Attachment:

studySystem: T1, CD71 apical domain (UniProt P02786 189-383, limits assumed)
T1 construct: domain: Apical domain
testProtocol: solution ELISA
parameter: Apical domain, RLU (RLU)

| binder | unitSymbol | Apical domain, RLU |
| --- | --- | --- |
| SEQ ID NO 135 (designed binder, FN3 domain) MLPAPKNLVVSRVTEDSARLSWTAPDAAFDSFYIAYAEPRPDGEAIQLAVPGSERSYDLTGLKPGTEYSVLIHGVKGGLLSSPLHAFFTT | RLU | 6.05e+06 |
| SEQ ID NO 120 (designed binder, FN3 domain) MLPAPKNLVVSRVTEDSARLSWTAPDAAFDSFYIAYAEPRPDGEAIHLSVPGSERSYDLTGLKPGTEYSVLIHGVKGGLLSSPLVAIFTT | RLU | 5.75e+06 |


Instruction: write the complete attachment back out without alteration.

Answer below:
studySystem: T1, CD71 apical domain (UniProt P02786 189-383, limits assumed)
T1 construct: domain: Apical domain
testProtocol: solution ELISA
parameter: Apical domain, RLU (RLU)

| binder | unitSymbol | Apical domain, RLU |
| --- | --- | --- |
| SEQ ID NO 135 (designed binder, FN3 domain) MLPAPKNLVVSRVTEDSARLSWTAPDAAFDSFYIAYAEPRPDGEAIQLAVPGSERSYDLTGLKPGTEYSVLIHGVKGGLLSSPLHAFFTT | RLU | 6.05e+06 |
| SEQ ID NO 120 (designed binder, FN3 domain) MLPAPKNLVVSRVTEDSARLSWTAPDAAFDSFYIAYAEPRPDGEAIHLSVPGSERSYDLTGLKPGTEYSVLIHGVKGGLLSSPLVAIFTT | RLU | 5.75e+06 |